There is something very 2004 about Ridley Scott's Napoleon in that it is first and foremost a large historical epic that one might have expected Scott to cash in his Gladiator chips on (it's also he and Joaquin Phoenix's first collaboration since), but more so because it shows no obvious signs of CGI saturation (aside from a few extras in a single battle sequence and a horse carcass) and when combined with Scott's wiggle room to get a little weird here and there it felt at times as if I were back in high school seeing a movie my dad would have been excited for on Thanksgiving break rather than the Apple Studios produced, long in gestation project it became that at times seemed unattainable and unfortunately sometimes still feels as much throughout its execution. The context with which one views Napoleon might be more critical to its reception (as is true with most expectations) than in most cases; the point in this instance being that there are multiple options for which to go into this. Knowing a little or a lot are always available, but knowing Scott has already discussed a lengthier version of the film immediately implies this is something of a CliffsNotes version of what he intended to make. Granted, the life of Napoleon Bonaparte is something one either takes at wholesale or investigates individually given the breadth of history the man was directly involved in and responsible for shaping, but Scott tries to have his cake and eat it too resulting in what is currently a nearly three-hour experience that still feels abbreviated.

There is a quote from David Fincher from when he was making Gone Girl that I go back to often. Fincher said, “The book is many things. You have to choose which aspect you want to make a movie from." With Napoleon and David Scarpa's screenplay in particular, Scott's instinct seems to have latched onto Bonaparte's relationship with Vanessa Kirby's Empress Joséphine. This is the aspect he truly wants to make a film about, but of course if a movie about this grand historical figure doesn't feature the grand historical battles of Waterloo and Austerlitz the movie doesn't exist at all. Scott understands this probably more than anyone else working in Hollywood today and thus is the reason that aspect he was so keen to latch onto would seemingly have a stronger correlation to these battles than is presented in the movie. This is a movie that features a scene in which Kirby's Joséphine warns Bonaparte that should he glance upon her unmentionables he will find a surprise and that once he sees it, he will always want it. It has a kinky little attitude for sure, but the point is whatever control and/or influence Joséphine held over her husband Scott and Scarpa's thesis around how this impotence in their marriage translated to one of the more feared megalomaniacs in the history and strategy of warfare is never made clear. There is certainly something more to this dynamic if not for Joséphine's own words, but for the ways in which we see the titular character return to her time and time again despite her unfaithfulness and despite her inability to bear him an heir (as well as the added caveat that she seems genuinely repulsed by him). There are naturally moments throughout the film that suggest the type of fulfillment a woman like Joséphine might bring to a man with Napoleon's need for reassurance and praise (the “most important thing in the world” bit is a great character moment though), but the psychology of how this symbiotic relationship works is so clearly what is intended that its almost complete absence from the proceedings leaves the film with a hollow center.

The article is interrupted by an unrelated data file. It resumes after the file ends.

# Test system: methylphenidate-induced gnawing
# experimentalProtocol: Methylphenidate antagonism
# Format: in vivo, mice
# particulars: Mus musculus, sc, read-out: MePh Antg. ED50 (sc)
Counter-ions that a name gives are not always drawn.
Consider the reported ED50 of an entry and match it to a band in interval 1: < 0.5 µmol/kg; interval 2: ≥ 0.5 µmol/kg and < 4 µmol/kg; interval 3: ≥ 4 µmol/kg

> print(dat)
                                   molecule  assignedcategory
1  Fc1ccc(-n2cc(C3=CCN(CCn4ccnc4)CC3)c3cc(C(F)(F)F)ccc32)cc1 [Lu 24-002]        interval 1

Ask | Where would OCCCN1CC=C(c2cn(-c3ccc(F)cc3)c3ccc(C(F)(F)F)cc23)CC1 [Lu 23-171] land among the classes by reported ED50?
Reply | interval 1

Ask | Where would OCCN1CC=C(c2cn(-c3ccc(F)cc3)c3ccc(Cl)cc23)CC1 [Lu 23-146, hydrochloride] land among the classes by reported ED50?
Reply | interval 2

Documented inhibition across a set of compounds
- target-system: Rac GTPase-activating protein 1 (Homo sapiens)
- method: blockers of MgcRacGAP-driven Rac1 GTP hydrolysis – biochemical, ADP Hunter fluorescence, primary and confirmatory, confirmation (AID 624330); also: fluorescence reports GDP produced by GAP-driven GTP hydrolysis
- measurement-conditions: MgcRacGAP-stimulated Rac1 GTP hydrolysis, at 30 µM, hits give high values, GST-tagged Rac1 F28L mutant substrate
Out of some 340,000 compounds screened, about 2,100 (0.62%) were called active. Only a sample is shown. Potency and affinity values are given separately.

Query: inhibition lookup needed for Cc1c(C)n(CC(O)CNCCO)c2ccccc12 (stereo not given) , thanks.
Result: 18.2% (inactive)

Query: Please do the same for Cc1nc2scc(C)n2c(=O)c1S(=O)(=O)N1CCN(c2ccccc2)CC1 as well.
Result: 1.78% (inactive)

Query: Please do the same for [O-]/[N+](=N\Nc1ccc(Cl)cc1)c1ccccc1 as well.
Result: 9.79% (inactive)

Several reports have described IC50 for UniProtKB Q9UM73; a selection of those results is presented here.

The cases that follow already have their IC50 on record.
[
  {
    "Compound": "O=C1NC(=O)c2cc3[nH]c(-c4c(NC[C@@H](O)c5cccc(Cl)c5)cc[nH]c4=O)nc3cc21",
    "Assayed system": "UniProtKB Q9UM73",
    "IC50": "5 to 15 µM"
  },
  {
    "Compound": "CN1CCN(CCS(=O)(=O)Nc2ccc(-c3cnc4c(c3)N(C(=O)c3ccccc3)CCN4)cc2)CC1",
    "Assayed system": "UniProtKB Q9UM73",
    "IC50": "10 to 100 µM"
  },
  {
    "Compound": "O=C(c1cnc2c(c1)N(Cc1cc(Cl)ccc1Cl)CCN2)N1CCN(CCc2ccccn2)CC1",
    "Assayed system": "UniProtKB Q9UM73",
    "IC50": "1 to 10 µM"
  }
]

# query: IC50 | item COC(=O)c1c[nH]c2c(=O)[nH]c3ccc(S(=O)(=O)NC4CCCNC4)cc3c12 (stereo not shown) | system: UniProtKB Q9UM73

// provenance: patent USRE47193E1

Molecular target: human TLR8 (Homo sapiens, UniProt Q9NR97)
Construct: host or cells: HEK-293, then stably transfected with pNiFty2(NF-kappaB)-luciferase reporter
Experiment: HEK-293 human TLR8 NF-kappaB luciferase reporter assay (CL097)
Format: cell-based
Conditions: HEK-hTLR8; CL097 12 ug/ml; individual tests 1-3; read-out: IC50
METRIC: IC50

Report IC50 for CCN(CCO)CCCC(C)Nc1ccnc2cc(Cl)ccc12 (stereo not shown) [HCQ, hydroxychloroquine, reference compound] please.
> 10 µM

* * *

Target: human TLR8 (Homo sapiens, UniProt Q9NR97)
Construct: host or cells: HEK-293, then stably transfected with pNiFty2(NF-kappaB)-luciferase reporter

Napoleon Bonaparte (Joaquin Phoenix) likes a good battle, but not too much noise.
Photo by Courtesy of Sony - © Sony